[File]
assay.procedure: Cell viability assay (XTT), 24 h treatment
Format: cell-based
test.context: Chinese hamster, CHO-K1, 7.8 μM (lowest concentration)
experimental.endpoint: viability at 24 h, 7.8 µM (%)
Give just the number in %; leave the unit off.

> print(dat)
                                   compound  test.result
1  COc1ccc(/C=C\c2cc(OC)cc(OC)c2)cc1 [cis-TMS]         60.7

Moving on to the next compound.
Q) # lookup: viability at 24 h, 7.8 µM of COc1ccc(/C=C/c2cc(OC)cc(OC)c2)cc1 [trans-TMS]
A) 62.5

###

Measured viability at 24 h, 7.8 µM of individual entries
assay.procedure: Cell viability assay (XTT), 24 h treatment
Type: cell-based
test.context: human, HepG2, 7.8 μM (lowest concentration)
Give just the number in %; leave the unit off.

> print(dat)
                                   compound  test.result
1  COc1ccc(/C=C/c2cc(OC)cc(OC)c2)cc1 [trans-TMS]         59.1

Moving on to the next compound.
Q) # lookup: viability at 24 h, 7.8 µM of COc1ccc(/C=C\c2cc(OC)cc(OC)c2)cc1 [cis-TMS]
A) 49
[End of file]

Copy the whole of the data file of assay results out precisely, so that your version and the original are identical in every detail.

assay.procedure: Cell viability assay (XTT), 24 h treatment
Format: cell-based
test.context: Chinese hamster, CHO-K1, 7.8 μM (lowest concentration)
experimental.endpoint: viability at 24 h, 7.8 µM (%)
Give just the number in %; leave the unit off.

> print(dat)
                                   compound  test.result
1  COc1ccc(/C=C\c2cc(OC)cc(OC)c2)cc1 [cis-TMS]         60.7

Moving on to the next compound.
Q) # lookup: viability at 24 h, 7.8 µM of COc1ccc(/C=C/c2cc(OC)cc(OC)c2)cc1 [trans-TMS]
A) 62.5

###

Measured viability at 24 h, 7.8 µM of individual entries
assay.procedure: Cell viability assay (XTT), 24 h treatment
Type: cell-based
test.context: human, HepG2, 7.8 μM (lowest concentration)
Give just the number in %; leave the unit off.

> print(dat)
                                   compound  test.result
1  COc1ccc(/C=C/c2cc(OC)cc(OC)c2)cc1 [trans-TMS]         59.1

Moving on to the next compound.
Q) # lookup: viability at 24 h, 7.8 µM of COc1ccc(/C=C\c2cc(OC)cc(OC)c2)cc1 [cis-TMS]
A) 49